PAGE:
For its part, John St. is addressing this by investing in research tools and platforms, through training and bringing in new people. It also still hosts its Partner Days, where partner companies share insight behind their work, such as a production company that faces challenges around costs and creating something fast enough, yet good quality and salient. Fleischmann says it helps develop “T-shaped” people, who can think broadly yet have a deep specialty.

“Technology and innovative ways of interacting with consumers do not just land in Michael’s creative world, it’s in all of our worlds, so account people, planners, creative people and production people all [need to] stay very familiar with some leading-edge tools.”

John St. doesn’t have a separate digital division, with the analysts (under Nurse’s direction) sitting within each account team where needed. And the agency’s vision is to integrate this work into the planning process.

“What’s interesting to me is that an agency like John St., which is known for its creative output…we’re embracing data as a way of getting us to better creative and more exciting ideas,” says Fleischmann. “That may or may not be a new trend globally or [in] North America. I think it’s refreshing in Canada – certainly among the top five or six creative agencies.”

New business

PC, Metrolinx, UCB, Tangerine (digital), Kronenberg, Actavis, Canadian Nurses Association

Key hires

Colin Carroll, strategic planner; Sylvie Chicoine, account director; Kaitlin Doherty, account supervisor; David Glen, senior AD; Nicole Gueldenpfennig, designer; Bianca Kwasnycia, account director; Jenny Luong, AD; Amanda McMillan, account exec; Jessica Schnurr, CW; Keiko Voss, account services



Future Shop rewards the nice

“Naughty or nice?” has been a popular holiday marketing theme for decades. But Future Shop wanted to actually evaluate how nice a person was (or wasn’t), and reward the nice ones with discounts.

The agency created a microsite that scanned a visitor’s social media history on Instagram, Facebook and Twitter, and then tracked how positively (or negatively) they had behaved online. Nice words (love, amazing, thanks) and positive emoticons were used to calculate their “Nice score.”

Future Shop then challenged people with “Nicer tasks” to increase their score and their chances of winning gifts or discounts. Nice-themed posts and polls were also posted and tweeted daily.

The campaign saw a total of 125,000 unique visits to the microsite, where 31,000 social media accounts were scanned and given a score (translating to more than 7.5 million earned impressions across Facebook and Twitter), and more than 320,000 tasks were completed.

War Child’s bogus charity opens eyes

War Child’s donors are younger than the average charitable patron and believe almost anything can be made better with technology.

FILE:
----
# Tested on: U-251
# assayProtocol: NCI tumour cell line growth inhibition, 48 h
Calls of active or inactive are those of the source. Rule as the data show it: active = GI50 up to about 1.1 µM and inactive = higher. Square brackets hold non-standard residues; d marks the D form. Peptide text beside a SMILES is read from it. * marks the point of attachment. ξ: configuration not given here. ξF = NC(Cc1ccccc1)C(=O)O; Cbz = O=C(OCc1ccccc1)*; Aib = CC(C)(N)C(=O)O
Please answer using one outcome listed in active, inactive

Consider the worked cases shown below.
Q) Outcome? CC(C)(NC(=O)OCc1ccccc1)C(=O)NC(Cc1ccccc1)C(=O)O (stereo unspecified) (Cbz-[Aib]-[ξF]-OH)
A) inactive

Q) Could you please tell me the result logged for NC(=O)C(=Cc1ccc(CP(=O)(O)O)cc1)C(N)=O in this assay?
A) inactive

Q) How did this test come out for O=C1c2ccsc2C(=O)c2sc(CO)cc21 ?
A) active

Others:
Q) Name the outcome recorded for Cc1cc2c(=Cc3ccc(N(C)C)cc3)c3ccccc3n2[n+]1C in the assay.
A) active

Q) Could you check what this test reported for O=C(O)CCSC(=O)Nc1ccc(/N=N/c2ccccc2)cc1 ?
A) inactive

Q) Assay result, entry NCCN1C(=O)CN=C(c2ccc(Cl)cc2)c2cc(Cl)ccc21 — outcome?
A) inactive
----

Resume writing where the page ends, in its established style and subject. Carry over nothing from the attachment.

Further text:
So John St. created a fictional NGO called “Surrogaid” – a charity that allowed people to remotely mother children from thousands of miles away via an internet-connected robotic interface. Surrogaid enabled users to rock cradles, sing lullabies and even prepare casseroles for kids via their laptops or mobile phones.

The campaign was launched with a seemingly serious promotional video featuring fictional Surrogaid founder Eric Asher. Radio and OOH promoted the NGO, as did ads on Facebook and Twitter. The agency even created a LinkedIn page for the founder.

Only when consumers completed a mandatory training module and attempted to connect to a real-life child did War Child reveal the truth that “What children in war-affected areas really need are their own mothers.”
Surrogaid was featured in culture and tech blogs, and online donations were up 13%.

Cape Farewell go on trial

Cape Farewell is an international organization that aims to drive action on climate change, and it wanted to engage Canadians.

But another solemn TV spot decrying the government’s action (or inaction) on the environment could be easily dismissed as alarmist or one-sided. So John St. decided to show both sides of the argument, and let the Canadian public decide.

Working with Cape Farewell, the agency launched “The Trial of David Suzuki” with a press conference where Suzuki accused the government of crimes against the country, the environment and future generations. The accusations were so serious they could be deemed treasonous.

Suzuki defended them in a live-streamed trial, with real defence and prosecuting attorneys, a judge and expert witnesses. A poster and digital campaign was created to raise awareness, and viewers could review and submit evidence that supported or contradicted Suzuki’s claims.

Suzuki was found “not guilty” with over 5,000 votes cast. More than 62,000 people viewed or submitted evidence in the trial, and the campaign received coverage in hundreds of Canadian press outlets, environmental blogs and websites throughout the six-week campaign period.